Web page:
• The average tornado moves Southwest to Northeast, but tornadoes have been known to move in any direction.
  • The average forward speed of a tornado is 30 MPH, but may vary from stationary to 70 MPH.
  • Tornadoes can accompany tropical storms and hurricanes as they move onto land.
  • Waterspouts are tornadoes that form over water.
  • Tornadoes are most frequently reported east of the Rocky Mountains during spring and summer months.
  • Peak tornado season in the southern states is March through May; in the northern states, it is late spring through early summer.
  • Tornadoes are most likely to occur between 3 p.m. and 9 p.m., but can occur at any time.

Thursday, January 29, 2009

Gerald Celente: The Greatest Depression in History

Who is Gerald Celente?

He is founder/director of http://www.trendsresearch.com/index.htm

The Trends Research Institute publishes http://www.trendsresearch.com/journal.html

This guy has a track record of looking at data and making accurate forecasts of coming economic events. His forecast are like another voice crying in the wilderness trying to get us to prepare for what is coming.

Lew Rockwell had his latest podcast http://www.lewrockwell.com/podcast/?p=episode&name=2009-01-28_094_the_greatest_depression_in_history.mp3

Monday, January 26, 2009

Tyranny of the Elite

Is the US a Democracy or a Republic? Do we know the difference?
Check out this video http://www.wimp.com/thegovernment/

I think this is the catalyst of the Prepper movement as our Constitutional Republic abandons the rule of law and moves towards the ever changing whims of the majority. People that have some vision as to what direction this Country is going have no choice but to prepare for the consequences of the abandoning of our Constitution, Declaration of Independence, and The Bill of Rights.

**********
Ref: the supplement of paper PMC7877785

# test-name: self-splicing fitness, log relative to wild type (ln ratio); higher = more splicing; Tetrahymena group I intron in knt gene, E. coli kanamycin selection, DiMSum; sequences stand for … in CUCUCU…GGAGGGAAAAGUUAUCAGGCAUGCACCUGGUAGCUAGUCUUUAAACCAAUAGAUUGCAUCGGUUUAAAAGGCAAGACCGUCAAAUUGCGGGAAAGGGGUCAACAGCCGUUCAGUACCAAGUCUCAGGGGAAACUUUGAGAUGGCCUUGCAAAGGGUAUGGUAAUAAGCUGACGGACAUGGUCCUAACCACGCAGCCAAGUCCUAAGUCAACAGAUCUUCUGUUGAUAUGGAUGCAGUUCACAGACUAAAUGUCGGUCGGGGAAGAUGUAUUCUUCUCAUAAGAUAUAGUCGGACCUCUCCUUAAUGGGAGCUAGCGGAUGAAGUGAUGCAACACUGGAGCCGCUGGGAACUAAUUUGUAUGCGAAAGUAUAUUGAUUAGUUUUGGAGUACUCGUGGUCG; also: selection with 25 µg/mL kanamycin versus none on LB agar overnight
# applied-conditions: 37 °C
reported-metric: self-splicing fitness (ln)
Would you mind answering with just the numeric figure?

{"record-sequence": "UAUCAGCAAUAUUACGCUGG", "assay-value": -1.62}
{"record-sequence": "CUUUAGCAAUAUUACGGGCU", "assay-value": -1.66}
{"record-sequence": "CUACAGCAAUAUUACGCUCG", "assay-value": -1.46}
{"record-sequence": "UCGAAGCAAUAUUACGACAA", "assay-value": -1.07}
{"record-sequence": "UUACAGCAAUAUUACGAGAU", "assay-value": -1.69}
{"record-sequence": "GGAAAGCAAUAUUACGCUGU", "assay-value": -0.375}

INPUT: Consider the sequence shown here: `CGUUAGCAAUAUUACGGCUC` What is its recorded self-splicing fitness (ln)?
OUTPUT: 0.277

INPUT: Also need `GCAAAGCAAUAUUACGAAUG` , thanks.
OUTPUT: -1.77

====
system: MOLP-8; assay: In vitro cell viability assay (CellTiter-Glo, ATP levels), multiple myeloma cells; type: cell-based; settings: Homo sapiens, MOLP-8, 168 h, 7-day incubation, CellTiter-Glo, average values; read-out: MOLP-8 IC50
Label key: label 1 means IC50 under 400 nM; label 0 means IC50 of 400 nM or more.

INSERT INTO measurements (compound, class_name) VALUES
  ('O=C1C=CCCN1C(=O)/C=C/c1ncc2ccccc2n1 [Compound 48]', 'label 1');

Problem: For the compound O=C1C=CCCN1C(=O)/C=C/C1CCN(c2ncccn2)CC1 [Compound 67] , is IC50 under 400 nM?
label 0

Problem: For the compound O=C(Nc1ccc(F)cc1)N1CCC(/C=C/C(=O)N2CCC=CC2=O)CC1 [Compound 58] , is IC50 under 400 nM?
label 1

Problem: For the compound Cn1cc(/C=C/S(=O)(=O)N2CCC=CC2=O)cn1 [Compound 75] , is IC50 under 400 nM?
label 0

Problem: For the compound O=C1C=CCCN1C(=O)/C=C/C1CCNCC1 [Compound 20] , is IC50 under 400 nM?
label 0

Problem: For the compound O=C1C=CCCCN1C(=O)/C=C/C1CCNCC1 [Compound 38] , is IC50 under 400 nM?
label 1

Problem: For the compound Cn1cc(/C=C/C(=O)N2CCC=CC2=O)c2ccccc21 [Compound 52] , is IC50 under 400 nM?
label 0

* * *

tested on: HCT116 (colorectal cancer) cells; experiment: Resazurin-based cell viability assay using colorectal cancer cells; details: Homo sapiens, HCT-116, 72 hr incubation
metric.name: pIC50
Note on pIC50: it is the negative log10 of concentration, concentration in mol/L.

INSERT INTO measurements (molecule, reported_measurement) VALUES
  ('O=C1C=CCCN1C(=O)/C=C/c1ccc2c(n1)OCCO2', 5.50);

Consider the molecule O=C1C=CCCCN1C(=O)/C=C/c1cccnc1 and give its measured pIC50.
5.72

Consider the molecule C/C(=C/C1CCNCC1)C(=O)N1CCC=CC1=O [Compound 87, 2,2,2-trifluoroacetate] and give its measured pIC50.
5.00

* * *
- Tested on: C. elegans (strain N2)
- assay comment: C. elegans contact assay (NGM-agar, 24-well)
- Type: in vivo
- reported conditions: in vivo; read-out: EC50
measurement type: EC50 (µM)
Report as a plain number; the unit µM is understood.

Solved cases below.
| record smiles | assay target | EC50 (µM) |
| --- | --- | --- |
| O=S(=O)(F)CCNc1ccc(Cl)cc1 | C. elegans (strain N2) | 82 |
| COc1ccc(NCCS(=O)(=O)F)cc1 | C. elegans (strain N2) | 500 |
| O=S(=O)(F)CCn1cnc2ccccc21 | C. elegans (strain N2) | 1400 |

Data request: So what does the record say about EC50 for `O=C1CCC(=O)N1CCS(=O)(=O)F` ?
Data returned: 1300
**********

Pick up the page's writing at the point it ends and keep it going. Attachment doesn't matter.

Sunday, January 25, 2009

Up and Going

January 25, 2009 First Blog
Howdy to All

Thanks to Tom for getting this preppers network up and going.

I would like to start this Nebraska Preppers Network Blog Site by asking the question: What are you preparing for and by what level of priority are you getting your preps done?

I hope that participation in this blog will stimulate thoughts and garner ideas about how we can help each other of like mind to prepare and share our knowledge, skills, and resources with each other.

My interest in preparing for unseen events started almost 30 years ago when I joined the local Volunteer Fire Department and was involved in Storm Watch and Fire and Rescue operations.

I did not really respect the awesome power of severe storms until a house I was building in 1999 was blown away by a tornado and completely destroyed while I was working inside. (I ducked down the basement about ten seconds before it hit)

Then when the Y2K scare hit I decided that it was time to start making some preparations for what could happen. Even though the problems back then turned out to be minor in nature I made a conscious decision from that time on to always work on making my family safe as I could and prepare for what may come.

Just as an example of helping each other, if anybody is interested in setting aside some grain, I found a local farmer near Ashton, NE that sells organic red wheat that he raised himself for $15 a bushel. A plastic drywall bucket and a trip to his farm is all you need to lay in a supply.


Saturday, January 17, 2009

Coming Soon....

Pat will be operating Nebraska Preppers network. Welcome Pat! If you would like to be a team member and contribute, then leave him a comment

Thank you



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Nebraska Preppers Network Est. Jan 17, 2009 All contributed articles owned and protected by their respective authors and protected by their copyright. Nebraska Preppers Network is a trademark protected by American Preppers Network Inc. All rights reserved. No content or articles may be reproduced without explicit written permission.